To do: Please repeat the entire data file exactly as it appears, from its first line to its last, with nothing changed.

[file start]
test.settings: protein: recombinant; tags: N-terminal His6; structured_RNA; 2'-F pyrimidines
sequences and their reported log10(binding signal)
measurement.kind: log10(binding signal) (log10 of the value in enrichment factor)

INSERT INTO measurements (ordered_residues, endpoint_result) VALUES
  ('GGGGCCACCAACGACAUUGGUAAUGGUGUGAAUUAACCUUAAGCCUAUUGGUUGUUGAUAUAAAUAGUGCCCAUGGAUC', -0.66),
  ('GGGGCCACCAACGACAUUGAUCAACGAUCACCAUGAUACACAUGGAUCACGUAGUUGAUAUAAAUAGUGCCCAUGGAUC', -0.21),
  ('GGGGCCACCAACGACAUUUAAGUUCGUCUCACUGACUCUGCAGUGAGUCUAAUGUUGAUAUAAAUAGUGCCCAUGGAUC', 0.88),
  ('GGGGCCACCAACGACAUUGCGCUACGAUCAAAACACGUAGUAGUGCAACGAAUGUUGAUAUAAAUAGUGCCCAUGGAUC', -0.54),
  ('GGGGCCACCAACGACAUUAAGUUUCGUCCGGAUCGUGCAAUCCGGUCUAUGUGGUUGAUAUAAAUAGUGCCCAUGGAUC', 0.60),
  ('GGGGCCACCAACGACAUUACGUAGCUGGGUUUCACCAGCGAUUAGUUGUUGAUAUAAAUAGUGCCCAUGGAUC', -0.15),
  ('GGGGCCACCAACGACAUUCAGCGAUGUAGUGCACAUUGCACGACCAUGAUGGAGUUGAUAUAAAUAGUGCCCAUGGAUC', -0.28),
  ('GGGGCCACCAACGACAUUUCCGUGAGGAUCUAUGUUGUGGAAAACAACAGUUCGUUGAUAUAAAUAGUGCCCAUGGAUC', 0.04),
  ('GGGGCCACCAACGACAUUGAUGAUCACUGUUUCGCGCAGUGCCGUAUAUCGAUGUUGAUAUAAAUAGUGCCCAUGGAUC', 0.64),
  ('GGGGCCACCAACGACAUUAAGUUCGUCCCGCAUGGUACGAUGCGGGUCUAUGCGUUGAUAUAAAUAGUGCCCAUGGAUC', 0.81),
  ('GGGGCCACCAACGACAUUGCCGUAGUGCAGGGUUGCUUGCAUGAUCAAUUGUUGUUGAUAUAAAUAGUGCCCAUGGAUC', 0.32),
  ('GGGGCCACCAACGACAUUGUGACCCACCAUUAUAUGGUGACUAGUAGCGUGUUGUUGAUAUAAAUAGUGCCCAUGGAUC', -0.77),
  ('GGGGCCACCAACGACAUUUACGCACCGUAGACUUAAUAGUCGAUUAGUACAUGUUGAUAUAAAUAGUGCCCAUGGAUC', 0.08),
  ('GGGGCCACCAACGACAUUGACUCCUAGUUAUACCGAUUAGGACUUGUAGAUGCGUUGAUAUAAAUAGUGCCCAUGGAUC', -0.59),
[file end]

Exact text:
test.settings: protein: recombinant; tags: N-terminal His6; structured_RNA; 2'-F pyrimidines
sequences and their reported log10(binding signal)
measurement.kind: log10(binding signal) (log10 of the value in enrichment factor)

INSERT INTO measurements (ordered_residues, endpoint_result) VALUES
  ('GGGGCCACCAACGACAUUGGUAAUGGUGUGAAUUAACCUUAAGCCUAUUGGUUGUUGAUAUAAAUAGUGCCCAUGGAUC', -0.66),
  ('GGGGCCACCAACGACAUUGAUCAACGAUCACCAUGAUACACAUGGAUCACGUAGUUGAUAUAAAUAGUGCCCAUGGAUC', -0.21),
  ('GGGGCCACCAACGACAUUUAAGUUCGUCUCACUGACUCUGCAGUGAGUCUAAUGUUGAUAUAAAUAGUGCCCAUGGAUC', 0.88),
  ('GGGGCCACCAACGACAUUGCGCUACGAUCAAAACACGUAGUAGUGCAACGAAUGUUGAUAUAAAUAGUGCCCAUGGAUC', -0.54),
  ('GGGGCCACCAACGACAUUAAGUUUCGUCCGGAUCGUGCAAUCCGGUCUAUGUGGUUGAUAUAAAUAGUGCCCAUGGAUC', 0.60),
  ('GGGGCCACCAACGACAUUACGUAGCUGGGUUUCACCAGCGAUUAGUUGUUGAUAUAAAUAGUGCCCAUGGAUC', -0.15),
  ('GGGGCCACCAACGACAUUCAGCGAUGUAGUGCACAUUGCACGACCAUGAUGGAGUUGAUAUAAAUAGUGCCCAUGGAUC', -0.28),
  ('GGGGCCACCAACGACAUUUCCGUGAGGAUCUAUGUUGUGGAAAACAACAGUUCGUUGAUAUAAAUAGUGCCCAUGGAUC', 0.04),
  ('GGGGCCACCAACGACAUUGAUGAUCACUGUUUCGCGCAGUGCCGUAUAUCGAUGUUGAUAUAAAUAGUGCCCAUGGAUC', 0.64),
  ('GGGGCCACCAACGACAUUAAGUUCGUCCCGCAUGGUACGAUGCGGGUCUAUGCGUUGAUAUAAAUAGUGCCCAUGGAUC', 0.81),
  ('GGGGCCACCAACGACAUUGCCGUAGUGCAGGGUUGCUUGCAUGAUCAAUUGUUGUUGAUAUAAAUAGUGCCCAUGGAUC', 0.32),
  ('GGGGCCACCAACGACAUUGUGACCCACCAUUAUAUGGUGACUAGUAGCGUGUUGUUGAUAUAAAUAGUGCCCAUGGAUC', -0.77),
  ('GGGGCCACCAACGACAUUUACGCACCGUAGACUUAAUAGUCGAUUAGUACAUGUUGAUAUAAAUAGUGCCCAUGGAUC', 0.08),
  ('GGGGCCACCAACGACAUUGACUCCUAGUUAUACCGAUUAGGACUUGUAGAUGCGUUGAUAUAAAUAGUGCCCAUGGAUC', -0.59),